Defendant testified he joined the Army in August of 1997, "got caught housebreaking in 1998," was "court-martialed" and received a "bad conduct discharge." He did not "remember" mention of "a felony" during the proceedings. Defendant admitted purchasing the offending firearm from Norman E. Fanny, a licensed dealer, completing the "forms" necessary to the transaction and returning the following day to "[plick[ ] it up," the sale having been approved without incident. Fanny corroborated defendant's testimony with respect to his purchase of the offending weapon and recalled a like transaction with defendant several months earlier.

At the conclusion of the evidence, defendant renewed an earlier motion to strike, challenging the sufficiency of the evidence to establish either the existence of a requisite prior felony conviction or an offense implicating the related mandatory punishment. The trial court, however, overruled the motion and submitted the case to the jury upon instructions that included the "fixed punishment of five years in the penitentiary," mandated by prior conviction for a "violent felony." The jury subsequently found defendant guilty of the instant crime and, consistent with the instruction, recommended the required punishment. After considering a presentence report, the court imposed the prescribed sentence, resulting in this appeal.


Code § 18.2-308.2(A) provides, in pertinent part:

It shall be unlawful for (i) any person who has been convicted of a felony ... to knowingly and intentionally possess or transport any firearm ....

Defendant first contends the court erroneously determined "Housebreaking," as proscribed by the UCMJ, a "felony" under Code § 18.2-308.2(A), arguing, "any conviction other than a crime labeled as a felony would go beyond the plain language of the statute." We disagree.

A "felony" is generally defined as "[a] serious crime usually punishable by imprisonment for more than one year or by death." Black's Law Dictionary 633 (7th ed.1999); see also Webster's Ninth New Collegiate Dictionary 456 (1983) (defining "felony" as "a crime for which the punishment in federal law may be death or imprisonment for more than one year"); 1 Charles E. Torcia, Wharton's Criminal Law § 19 (15th ed. 1993) ("An offense . . . is a felony if it is punishable by imprisonment for more than one year...."). Accordingly, "the grade of the offense is fixed by the punishment." Bell v. Commonwealth, 167 Va. 526, 531, 189 S.E. 441, 443 (1937). Thus, in Virginia, "[o]ffenses are either felonies or misdemeanors. Such offenses as are punishable with death or confinement in a state correctional facility are felonies; all other offenses are misdemeanors." Code § 18.2-8.Code § 18.2-9 categorizes felonies from "Class 1" to "Class 6," with related sentencing ranges from "imprisonment for not less than one year" to "death, or imprisonment for life." Code § 18.2-10.2 Here, a conviction for "Housebreaking" under Article 130, UCMJ, 10 U.S.C. § 930 (1998), carries a "[m]aximum punishment" of" confinement for five years," together with "[d]ishonorable discharge, [and] forfeiture of all pay and allowances," a penalty clearly consistent with a felony in Virginia. The trial court, therefore, correctly classified the UCMJ offense a "felony" for purposes of Code § 18.2-308.2(A).3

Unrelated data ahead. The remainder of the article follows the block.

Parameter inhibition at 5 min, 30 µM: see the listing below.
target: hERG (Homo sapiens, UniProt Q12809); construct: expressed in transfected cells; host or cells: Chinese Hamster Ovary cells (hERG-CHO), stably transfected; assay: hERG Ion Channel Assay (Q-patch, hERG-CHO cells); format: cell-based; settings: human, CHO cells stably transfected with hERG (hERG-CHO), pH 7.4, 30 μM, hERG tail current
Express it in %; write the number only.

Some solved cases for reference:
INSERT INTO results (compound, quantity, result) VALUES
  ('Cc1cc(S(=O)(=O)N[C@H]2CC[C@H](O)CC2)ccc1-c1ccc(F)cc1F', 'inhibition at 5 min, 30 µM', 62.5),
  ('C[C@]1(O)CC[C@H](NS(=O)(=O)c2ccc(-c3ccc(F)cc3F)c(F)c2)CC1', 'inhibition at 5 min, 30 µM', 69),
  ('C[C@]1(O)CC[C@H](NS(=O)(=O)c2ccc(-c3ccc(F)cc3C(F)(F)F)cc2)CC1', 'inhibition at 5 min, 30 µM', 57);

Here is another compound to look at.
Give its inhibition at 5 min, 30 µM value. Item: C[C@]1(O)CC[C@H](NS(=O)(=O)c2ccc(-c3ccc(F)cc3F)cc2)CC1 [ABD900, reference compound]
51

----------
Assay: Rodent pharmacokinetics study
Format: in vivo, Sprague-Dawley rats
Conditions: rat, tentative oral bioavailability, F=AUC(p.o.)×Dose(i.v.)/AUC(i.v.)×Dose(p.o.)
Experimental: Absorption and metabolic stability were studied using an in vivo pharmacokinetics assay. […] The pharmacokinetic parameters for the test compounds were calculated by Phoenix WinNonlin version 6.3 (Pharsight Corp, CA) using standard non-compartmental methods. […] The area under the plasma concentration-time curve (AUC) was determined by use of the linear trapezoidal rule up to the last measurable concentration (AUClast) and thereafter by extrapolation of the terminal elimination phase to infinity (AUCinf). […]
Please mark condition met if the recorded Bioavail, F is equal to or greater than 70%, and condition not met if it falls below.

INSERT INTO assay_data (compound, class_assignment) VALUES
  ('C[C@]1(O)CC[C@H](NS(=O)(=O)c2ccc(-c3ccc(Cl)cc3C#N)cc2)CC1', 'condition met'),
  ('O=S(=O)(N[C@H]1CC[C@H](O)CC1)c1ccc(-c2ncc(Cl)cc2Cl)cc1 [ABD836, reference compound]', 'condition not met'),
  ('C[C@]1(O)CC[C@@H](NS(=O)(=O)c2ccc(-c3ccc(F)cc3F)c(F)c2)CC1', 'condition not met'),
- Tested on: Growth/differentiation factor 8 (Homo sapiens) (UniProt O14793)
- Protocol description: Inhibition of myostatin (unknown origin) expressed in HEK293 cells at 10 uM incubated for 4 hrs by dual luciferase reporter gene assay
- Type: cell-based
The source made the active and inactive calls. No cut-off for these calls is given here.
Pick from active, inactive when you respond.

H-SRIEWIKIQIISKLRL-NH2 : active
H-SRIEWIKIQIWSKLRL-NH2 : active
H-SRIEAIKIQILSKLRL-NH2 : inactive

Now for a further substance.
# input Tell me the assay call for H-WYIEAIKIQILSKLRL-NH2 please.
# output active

Defendant next contends the evidence was insufficient to support his conviction. Because his purchase of the offending weapon from Fanny had been approved following the requisite "legal procedures," and Deputy Blythe did not arrest him "on the night in question," and "the term `felony' was never discussed throughout the Army Court Martial," defendant maintains "there was reasonable doubt as to whether or not [he] was a convicted felon." We find his argument without merit.

The record does not disclose the results of any "criminal record check" that attended either the handgun purchases or Blythe's investigation. Thus, assuming, without deciding, that any related conclusions would be relevant to the issue of reasonable doubt under the circumstances, the record is silent on the data provided to authorities in each instance, thereby preventing proper appellate consideration of the question. With re the import of the UCMJ conviction, his "ig spect to a misunderstanding by defendant of norance of the law is no excuse." Miller v. Commonwealth, 25 Va.App. 727, 731-32, 492 S.E.2d 482, 485 (1997).


Lastly, insisting the crime of "Housebreaking" is not a "violent felony" embraced by Code §§ 18.2-308.2(A) and 17.1-805(C), defendant contends the trial court erroneously instructed the jury and imposed the sentence mandated by Code § 18.2-308.2(A).

In fixing punishment for a violation of Code § 18.2-308,2(A), the statute provides, in pertinent part:

Any person who violates this section shall be guilty of a Class 6 felony. However, any person who violates this section by knowingly and intentionally possessing or transporting any firearm and who was previously convicted of a violent felony as defined in § 17.1-805 shall not be eligible for